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Google in San Jose? Look what happened with Amazon in Seattle

An army of 20,000 Googlers is expected to descend upon the capital of Silicon Valley when the search giant opens a new campus here. To see what happens when an explosively growing technology company moves into downtown, look no further than Seattle. Amazon’s dramatic expansion there has wrought a profound transformation on the city, and holds lessons for San Jose. Some points are beyond dispute: rent and real estate costs in Seattle have skyrocketed, as has homelessness, even among people with jobs. Each day, on average, one small, older home is demolished to be replaced by a larger one three times as expensive. Traffic has gone from awful to nightmarish. At the same time, unemployment has plunged below 4 percent, while average household income has spiked, fueling local businesses and creating opportunities for entrepreneurs. Amazon’s expansion — it has doubled its office space to 8 million square feet in the past three years as its workforce has ballooned to 40,000 employees — has not only filled the city with well-paid young techies, it has drawn other tech firms large and small to Seattle, adding more fire to the robust economy. But most of the problems afflicting Seattle in the age of Amazon are already major concerns in San Jose and Silicon Valley — the booming tech industry has sent the cost of living skyrocketing, snarled traffic and put people onto the streets. Would Google make these problems worse? Probably, say experts, but there are ways to lessen the misery and maximize the benefits — if Google and City Hall follow the right playbook.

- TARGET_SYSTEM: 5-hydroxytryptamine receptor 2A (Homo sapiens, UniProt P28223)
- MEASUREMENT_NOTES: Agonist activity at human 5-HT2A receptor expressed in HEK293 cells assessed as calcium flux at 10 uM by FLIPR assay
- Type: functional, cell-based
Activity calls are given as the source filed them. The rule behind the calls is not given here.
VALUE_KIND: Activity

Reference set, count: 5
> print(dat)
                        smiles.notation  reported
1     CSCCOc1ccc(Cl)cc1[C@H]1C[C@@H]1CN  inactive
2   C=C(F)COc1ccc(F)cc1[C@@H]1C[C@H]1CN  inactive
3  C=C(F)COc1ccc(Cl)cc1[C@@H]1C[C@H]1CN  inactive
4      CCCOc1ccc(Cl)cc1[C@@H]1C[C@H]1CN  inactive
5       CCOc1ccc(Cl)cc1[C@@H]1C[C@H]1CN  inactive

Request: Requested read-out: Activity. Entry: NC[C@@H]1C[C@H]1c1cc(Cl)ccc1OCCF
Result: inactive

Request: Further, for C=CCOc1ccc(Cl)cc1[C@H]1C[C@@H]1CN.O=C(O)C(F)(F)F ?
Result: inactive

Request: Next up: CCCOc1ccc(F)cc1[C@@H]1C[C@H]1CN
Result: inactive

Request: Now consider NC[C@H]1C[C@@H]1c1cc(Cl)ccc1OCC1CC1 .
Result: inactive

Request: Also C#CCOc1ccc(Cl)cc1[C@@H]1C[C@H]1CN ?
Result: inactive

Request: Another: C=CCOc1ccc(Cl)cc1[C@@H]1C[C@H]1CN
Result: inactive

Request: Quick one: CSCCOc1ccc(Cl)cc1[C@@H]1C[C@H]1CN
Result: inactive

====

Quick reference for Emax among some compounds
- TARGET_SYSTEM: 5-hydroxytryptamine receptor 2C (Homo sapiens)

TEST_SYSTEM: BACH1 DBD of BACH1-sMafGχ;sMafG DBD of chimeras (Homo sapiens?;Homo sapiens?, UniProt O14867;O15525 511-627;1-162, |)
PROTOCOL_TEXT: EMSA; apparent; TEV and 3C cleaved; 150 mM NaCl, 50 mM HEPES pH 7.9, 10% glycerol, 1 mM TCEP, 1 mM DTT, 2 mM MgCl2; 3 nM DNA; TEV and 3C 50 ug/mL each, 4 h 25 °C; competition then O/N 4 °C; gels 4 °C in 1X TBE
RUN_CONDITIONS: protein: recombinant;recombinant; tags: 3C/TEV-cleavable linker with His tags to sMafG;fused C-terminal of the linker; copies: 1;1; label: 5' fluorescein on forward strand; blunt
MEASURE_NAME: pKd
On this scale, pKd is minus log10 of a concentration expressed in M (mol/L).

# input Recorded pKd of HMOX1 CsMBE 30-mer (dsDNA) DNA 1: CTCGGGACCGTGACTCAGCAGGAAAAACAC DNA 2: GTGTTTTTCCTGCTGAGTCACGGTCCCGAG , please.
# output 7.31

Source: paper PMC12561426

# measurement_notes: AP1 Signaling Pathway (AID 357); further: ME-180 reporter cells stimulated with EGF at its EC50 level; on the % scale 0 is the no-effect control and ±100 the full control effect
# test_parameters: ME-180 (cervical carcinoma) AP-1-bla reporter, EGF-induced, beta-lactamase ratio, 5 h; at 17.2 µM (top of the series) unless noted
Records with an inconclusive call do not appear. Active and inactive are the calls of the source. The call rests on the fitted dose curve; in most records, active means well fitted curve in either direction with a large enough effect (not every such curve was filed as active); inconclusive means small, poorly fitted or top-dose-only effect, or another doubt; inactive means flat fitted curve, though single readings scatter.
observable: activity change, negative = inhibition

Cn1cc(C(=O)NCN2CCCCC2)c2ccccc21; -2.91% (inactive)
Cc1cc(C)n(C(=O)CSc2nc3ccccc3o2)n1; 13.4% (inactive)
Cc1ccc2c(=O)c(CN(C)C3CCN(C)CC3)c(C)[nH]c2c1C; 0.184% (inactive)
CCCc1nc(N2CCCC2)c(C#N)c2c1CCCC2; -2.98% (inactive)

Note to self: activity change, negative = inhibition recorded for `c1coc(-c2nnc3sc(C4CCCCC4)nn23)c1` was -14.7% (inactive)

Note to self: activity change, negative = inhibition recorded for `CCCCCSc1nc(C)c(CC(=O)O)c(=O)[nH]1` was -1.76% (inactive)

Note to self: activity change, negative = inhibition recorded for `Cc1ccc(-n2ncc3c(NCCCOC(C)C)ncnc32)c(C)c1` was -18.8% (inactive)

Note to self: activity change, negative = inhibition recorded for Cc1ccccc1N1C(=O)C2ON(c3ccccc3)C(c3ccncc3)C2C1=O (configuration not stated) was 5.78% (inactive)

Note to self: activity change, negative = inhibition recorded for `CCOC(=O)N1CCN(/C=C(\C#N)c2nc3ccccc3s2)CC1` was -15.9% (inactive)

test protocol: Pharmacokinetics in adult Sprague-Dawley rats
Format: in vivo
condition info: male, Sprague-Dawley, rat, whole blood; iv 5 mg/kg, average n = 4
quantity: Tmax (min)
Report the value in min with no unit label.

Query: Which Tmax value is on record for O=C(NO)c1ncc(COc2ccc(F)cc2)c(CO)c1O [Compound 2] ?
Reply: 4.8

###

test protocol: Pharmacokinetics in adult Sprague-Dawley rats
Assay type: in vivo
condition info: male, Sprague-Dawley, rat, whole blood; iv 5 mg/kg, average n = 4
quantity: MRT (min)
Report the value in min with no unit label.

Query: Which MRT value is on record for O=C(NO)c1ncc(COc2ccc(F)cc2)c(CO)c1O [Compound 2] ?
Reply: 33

Lessons learned from Amazon in Seattle run from a need to move quickly on housing, to the importance of locating offices and homes near transit, to the pressure the city must exert on Google to minimize problems it helps create, and to the integration of office workers into the local economy. “Companies should really think about downtown as the amenity and how they should help and encourage their employees to take advantage of it,” Scholes said. “You want to create opportunities to get your employees outside and into the downtown, and support the vibrancy on the street and the sidewalks, and create great spaces.”

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